Petraeus sworn in as new CIA chief

Sep 6, 2011, 6:52 a.m.
Lieutenant General David Petraeus testifies to the Senate Armed Forces Committee about his nomination to be general and commander of the Multi-National Forces in Iraq at a hearing on Capitol Hill in Washington, in this January, 23, 2007 file photo. Newly retired General David Petraeus is well aware that his swearing-in as the next director of the CIA, expected on September 6, 2011, might stoke concerns about the "militarization" of the U.S. spy agency. It was one of the reasons the storied battlefield commander hung up his uniform last week after a 37-year career in the Army. It may also be why he appears so intent on fulfilling a pledge to leave his military entourage -- "braintrusts" as he calls them -- behind when he arrives at the CIA's Langley, Virginia, compound. REUTERS/Joshua Roberts/Files

WASHINGTON (Reuters) - Newly retired General David Petraeus was sworn in as CIA director on Tuesday, taking over at a time when the line between the U.S. spy agency and the military has become increasingly blurred in the fight against Islamist militancy.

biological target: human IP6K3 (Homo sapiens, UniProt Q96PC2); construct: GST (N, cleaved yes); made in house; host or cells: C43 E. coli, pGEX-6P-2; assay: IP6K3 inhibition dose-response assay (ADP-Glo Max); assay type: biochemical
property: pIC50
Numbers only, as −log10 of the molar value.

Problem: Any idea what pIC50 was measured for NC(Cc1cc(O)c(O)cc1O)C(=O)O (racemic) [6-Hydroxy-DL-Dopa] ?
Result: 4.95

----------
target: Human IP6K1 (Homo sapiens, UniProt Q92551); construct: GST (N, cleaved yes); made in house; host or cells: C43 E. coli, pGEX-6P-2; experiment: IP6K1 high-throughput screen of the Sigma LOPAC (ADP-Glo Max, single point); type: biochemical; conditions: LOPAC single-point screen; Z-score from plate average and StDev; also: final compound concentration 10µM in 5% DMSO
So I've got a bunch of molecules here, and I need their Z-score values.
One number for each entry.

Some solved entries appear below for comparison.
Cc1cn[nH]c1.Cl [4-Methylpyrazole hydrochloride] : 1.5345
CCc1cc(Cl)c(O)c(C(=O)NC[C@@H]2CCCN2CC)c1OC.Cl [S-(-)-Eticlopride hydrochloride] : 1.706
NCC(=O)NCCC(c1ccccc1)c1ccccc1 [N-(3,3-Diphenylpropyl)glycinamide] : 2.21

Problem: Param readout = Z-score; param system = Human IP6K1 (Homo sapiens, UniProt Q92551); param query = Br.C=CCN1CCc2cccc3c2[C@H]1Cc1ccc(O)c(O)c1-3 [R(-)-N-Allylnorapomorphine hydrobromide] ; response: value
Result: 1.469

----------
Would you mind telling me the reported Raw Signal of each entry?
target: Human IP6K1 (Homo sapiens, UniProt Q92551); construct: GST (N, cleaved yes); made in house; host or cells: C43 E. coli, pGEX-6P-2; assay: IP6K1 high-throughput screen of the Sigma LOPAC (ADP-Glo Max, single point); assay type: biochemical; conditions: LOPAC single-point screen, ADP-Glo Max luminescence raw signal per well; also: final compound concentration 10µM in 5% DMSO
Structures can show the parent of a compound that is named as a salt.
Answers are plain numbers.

Petraeus, who in a storied 37-year Army career rose to become arguably the U.S. military's brightest star, took the oath of office at a White House ceremony led by Vice President Joe Biden.

President Barack Obama enlisted Petraeus to take over at the CIA as part of a major shuffle of his national security team that included Leon Panetta moving from CIA chief to defense secretary as successor to the retiring Robert Gates.

Petraeus is credited with helping to turn around the Iraq war and also set in motion Obama's revamped strategy in Afghanistan aimed at halting the momentum of the Taliban insurgency and laying the groundwork for a gradual U.S. troop drawdown.

Petraeus takes over at the CIA less than a week before the 10th anniversary of the September 11 attacks on New York and Washington that drew the United States into a protracted fight against al Qaeda and its Islamist allies.

Petraeus, 58, was in a civilian business suit for his first day as head of the CIA, considered the top echelon among an array of U.S. intelligence services.

At his retirement ceremony last week, his last day in uniform, Petraeus urged politicians to tread lightly if they plan to slash the military's budget at a time of rising pressures in Washington to tackle deficit woes.

(Reporting by Matt Spetalnick and Alister Bull; editing by Mohammad Zargham)

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